Hanging baskets are just the right thing to add to your porch for instant pizazz! If properly cared for, they can offer months of color and enjoyment. Here are a few of our best tips for success:
A consistent watering schedule is key to healthy hanging baskets.
- Water needs will increase as your plants grow and the weather warms up. By mid-summer, most baskets will require daily watering, if not more.
- Check the weight of the basket to determine if it needs watering.
- If you plan to be gone for a few days, it is best to have someone take care of your basket in the meantime—if there is no one available to care for it, take it down from its hook, water it, and place it in the shade while you’re away.
We recommend applying a slow-release fertilizer like G&B Organics Bud & Bloom OR Osmocote Plant Food, plus a liquid bloom booster like Scott’s Super Bloom consistently through the growing season to keep baskets thriving; be sure to check the labels for details.
Protect against pests such as bud worms and caterpillars with Captain Jack’s Deadbug Brew. Spray this when you see a small white moth or butterfly on or near your flowers. Keep an eye out for other pests like aphids—if present, use insecticidal soap or neem oil.
- Size matters—the larger the basket, the easier it is to care for and keep watered.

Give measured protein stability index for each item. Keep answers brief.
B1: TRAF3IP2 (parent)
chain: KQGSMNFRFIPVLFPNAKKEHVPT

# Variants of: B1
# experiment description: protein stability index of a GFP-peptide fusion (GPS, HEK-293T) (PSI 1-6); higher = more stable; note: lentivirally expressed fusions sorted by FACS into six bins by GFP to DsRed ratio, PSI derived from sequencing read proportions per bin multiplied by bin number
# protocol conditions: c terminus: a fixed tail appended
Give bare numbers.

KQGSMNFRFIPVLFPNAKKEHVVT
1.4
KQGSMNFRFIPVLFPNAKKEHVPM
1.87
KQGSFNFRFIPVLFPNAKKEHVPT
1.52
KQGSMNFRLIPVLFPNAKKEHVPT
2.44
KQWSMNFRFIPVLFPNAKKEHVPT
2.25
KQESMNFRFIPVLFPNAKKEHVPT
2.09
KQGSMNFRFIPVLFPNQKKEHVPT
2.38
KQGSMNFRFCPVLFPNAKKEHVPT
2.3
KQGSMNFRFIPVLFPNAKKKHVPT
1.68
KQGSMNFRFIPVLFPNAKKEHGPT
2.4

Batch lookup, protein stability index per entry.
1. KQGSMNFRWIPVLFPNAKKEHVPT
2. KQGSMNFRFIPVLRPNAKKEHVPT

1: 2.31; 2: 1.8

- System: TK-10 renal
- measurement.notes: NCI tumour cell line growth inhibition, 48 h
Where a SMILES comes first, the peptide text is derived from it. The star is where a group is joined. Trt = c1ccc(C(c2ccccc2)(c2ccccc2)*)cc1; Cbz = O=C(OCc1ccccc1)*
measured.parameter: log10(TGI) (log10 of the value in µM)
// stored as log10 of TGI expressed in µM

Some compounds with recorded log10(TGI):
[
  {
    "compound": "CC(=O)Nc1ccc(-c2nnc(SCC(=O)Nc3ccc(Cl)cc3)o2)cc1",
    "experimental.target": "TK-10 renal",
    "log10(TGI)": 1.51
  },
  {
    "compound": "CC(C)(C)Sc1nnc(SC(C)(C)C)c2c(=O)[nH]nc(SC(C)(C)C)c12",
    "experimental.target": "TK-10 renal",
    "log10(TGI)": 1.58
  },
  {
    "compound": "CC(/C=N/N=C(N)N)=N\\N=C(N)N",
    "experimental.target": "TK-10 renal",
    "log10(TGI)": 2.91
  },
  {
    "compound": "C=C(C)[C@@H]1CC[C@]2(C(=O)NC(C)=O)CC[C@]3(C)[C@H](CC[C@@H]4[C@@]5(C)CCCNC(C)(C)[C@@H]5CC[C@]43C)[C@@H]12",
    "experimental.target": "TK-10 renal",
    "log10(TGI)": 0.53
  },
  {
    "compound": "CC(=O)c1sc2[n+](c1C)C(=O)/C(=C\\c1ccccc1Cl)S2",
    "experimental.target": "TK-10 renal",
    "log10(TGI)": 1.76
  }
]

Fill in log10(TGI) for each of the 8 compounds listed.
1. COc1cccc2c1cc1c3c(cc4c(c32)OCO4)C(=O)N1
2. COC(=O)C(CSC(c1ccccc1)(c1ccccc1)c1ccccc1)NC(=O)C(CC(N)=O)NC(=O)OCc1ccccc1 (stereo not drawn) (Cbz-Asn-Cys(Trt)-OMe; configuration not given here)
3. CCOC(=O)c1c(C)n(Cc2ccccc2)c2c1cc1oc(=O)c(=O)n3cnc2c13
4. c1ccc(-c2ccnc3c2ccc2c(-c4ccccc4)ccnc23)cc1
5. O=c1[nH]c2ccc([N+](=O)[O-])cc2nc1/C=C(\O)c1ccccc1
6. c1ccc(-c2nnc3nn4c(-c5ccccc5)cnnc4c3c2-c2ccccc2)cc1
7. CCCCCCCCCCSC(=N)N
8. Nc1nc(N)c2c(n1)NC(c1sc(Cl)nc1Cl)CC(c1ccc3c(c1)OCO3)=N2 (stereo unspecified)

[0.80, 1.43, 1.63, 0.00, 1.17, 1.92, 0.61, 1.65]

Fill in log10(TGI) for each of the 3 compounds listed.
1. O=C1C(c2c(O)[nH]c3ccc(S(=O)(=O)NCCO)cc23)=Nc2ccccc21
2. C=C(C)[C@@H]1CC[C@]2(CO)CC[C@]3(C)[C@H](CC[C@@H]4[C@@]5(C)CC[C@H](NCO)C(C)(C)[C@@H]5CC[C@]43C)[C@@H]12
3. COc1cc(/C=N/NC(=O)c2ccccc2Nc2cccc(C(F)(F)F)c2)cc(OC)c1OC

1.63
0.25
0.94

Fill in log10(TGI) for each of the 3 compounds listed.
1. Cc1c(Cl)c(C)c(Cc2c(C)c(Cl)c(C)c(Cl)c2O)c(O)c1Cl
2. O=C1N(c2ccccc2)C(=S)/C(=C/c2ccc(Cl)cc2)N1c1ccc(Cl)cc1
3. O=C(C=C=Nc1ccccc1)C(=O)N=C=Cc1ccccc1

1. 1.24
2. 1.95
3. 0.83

- The type of container also makes a difference. Plastic pots hold water best, while wire frames with moss or coco liners tend to dry out more quickly.
- Be sure to install strong hooks for heavy hanging baskets!
Pay attention to the amount of sun your basket will receive in its designated area—especially for baskets placed under eaves.
- Plant combinations for full sun need at least 6 hours.
- Partial sun combinations require 4–6 hours.
- Shade combos need less than 4 hours of sun per day (fuchsias are great for shade!).
- Some areas in full sun also receive radiant heat from fences, decks, or siding—special consideration should be made for hot-dry conditions.
Most hanging baskets require deadheading to continue blooming and look their best—remove spent blooms weekly. Some varieties, like Calibrachoa and Million Bells, do not need deadheading, as they are “self-cleaning!”